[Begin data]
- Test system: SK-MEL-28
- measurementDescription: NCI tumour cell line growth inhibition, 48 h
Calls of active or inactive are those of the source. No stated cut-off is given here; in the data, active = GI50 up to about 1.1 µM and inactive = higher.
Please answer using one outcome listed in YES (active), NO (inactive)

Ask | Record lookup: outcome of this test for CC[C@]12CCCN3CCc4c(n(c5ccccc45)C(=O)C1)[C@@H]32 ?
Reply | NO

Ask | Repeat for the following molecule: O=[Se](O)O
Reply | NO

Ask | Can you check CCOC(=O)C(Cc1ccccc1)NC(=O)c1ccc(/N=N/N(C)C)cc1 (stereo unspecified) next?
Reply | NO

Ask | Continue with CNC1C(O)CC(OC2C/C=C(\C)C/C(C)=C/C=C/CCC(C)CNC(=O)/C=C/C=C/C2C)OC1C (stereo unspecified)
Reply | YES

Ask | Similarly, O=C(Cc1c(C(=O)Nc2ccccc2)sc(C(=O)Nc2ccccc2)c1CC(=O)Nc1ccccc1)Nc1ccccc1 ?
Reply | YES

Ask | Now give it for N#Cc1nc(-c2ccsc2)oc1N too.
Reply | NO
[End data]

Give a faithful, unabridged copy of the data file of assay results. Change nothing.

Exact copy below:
- Test system: SK-MEL-28
- measurementDescription: NCI tumour cell line growth inhibition, 48 h
Calls of active or inactive are those of the source. No stated cut-off is given here; in the data, active = GI50 up to about 1.1 µM and inactive = higher.
Please answer using one outcome listed in YES (active), NO (inactive)

Ask | Record lookup: outcome of this test for CC[C@]12CCCN3CCc4c(n(c5ccccc45)C(=O)C1)[C@@H]32 ?
Reply | NO

Ask | Repeat for the following molecule: O=[Se](O)O
Reply | NO

Ask | Can you check CCOC(=O)C(Cc1ccccc1)NC(=O)c1ccc(/N=N/N(C)C)cc1 (stereo unspecified) next?
Reply | NO

Ask | Continue with CNC1C(O)CC(OC2C/C=C(\C)C/C(C)=C/C=C/CCC(C)CNC(=O)/C=C/C=C/C2C)OC1C (stereo unspecified)
Reply | YES

Ask | Similarly, O=C(Cc1c(C(=O)Nc2ccccc2)sc(C(=O)Nc2ccccc2)c1CC(=O)Nc1ccccc1)Nc1ccccc1 ?
Reply | YES

Ask | Now give it for N#Cc1nc(-c2ccsc2)oc1N too.
Reply | NO